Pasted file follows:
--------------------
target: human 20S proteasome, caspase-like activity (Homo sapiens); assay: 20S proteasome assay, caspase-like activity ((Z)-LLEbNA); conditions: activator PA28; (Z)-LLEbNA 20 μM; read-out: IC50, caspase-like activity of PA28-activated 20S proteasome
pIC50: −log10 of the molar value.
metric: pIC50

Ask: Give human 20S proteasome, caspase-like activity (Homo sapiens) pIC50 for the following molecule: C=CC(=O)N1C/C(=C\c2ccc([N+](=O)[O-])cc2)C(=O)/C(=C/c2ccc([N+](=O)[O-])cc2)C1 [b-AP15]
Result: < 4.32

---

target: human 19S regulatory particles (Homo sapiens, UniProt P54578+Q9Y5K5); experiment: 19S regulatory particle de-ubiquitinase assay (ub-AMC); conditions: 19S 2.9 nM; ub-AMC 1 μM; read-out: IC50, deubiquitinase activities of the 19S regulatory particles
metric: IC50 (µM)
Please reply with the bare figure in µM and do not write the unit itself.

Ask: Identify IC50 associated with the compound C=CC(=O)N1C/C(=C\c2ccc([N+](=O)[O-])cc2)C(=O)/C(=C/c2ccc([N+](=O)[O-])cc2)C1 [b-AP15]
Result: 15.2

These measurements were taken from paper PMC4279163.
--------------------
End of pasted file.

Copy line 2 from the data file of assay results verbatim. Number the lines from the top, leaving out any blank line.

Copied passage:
pIC50: −log10 of the molar value.